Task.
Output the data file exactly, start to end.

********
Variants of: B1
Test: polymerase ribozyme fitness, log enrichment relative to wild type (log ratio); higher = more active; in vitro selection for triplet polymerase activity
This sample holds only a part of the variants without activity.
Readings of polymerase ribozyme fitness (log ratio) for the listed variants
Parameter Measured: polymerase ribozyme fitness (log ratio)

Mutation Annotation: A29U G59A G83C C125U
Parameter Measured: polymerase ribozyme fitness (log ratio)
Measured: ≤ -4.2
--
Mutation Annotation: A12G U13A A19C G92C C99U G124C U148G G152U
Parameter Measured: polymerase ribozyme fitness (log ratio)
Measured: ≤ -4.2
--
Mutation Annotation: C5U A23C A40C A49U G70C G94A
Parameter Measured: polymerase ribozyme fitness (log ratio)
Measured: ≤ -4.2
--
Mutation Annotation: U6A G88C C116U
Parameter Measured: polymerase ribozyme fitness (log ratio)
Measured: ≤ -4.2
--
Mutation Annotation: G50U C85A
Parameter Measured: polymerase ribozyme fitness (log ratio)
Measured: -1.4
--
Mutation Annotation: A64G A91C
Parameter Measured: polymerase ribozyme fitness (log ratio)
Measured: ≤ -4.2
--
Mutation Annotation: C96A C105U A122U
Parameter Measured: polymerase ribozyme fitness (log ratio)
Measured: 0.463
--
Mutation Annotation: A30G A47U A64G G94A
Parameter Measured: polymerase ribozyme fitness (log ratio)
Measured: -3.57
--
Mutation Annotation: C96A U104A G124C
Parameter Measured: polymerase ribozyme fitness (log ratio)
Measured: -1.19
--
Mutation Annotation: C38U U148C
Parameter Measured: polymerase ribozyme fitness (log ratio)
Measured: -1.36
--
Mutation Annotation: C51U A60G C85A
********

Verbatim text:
Variants of: B1
Test: polymerase ribozyme fitness, log enrichment relative to wild type (log ratio); higher = more active; in vitro selection for triplet polymerase activity
This sample holds only a part of the variants without activity.
Readings of polymerase ribozyme fitness (log ratio) for the listed variants
Parameter Measured: polymerase ribozyme fitness (log ratio)

Mutation Annotation: A29U G59A G83C C125U
Parameter Measured: polymerase ribozyme fitness (log ratio)
Measured: ≤ -4.2
--
Mutation Annotation: A12G U13A A19C G92C C99U G124C U148G G152U
Parameter Measured: polymerase ribozyme fitness (log ratio)
Measured: ≤ -4.2
--
Mutation Annotation: C5U A23C A40C A49U G70C G94A
Parameter Measured: polymerase ribozyme fitness (log ratio)
Measured: ≤ -4.2
--
Mutation Annotation: U6A G88C C116U
Parameter Measured: polymerase ribozyme fitness (log ratio)
Measured: ≤ -4.2
--
Mutation Annotation: G50U C85A
Parameter Measured: polymerase ribozyme fitness (log ratio)
Measured: -1.4
--
Mutation Annotation: A64G A91C
Parameter Measured: polymerase ribozyme fitness (log ratio)
Measured: ≤ -4.2
--
Mutation Annotation: C96A C105U A122U
Parameter Measured: polymerase ribozyme fitness (log ratio)
Measured: 0.463
--
Mutation Annotation: A30G A47U A64G G94A
Parameter Measured: polymerase ribozyme fitness (log ratio)
Measured: -3.57
--
Mutation Annotation: C96A U104A G124C
Parameter Measured: polymerase ribozyme fitness (log ratio)
Measured: -1.19
--
Mutation Annotation: C38U U148C
Parameter Measured: polymerase ribozyme fitness (log ratio)
Measured: -1.36
--
Mutation Annotation: C51U A60G C85A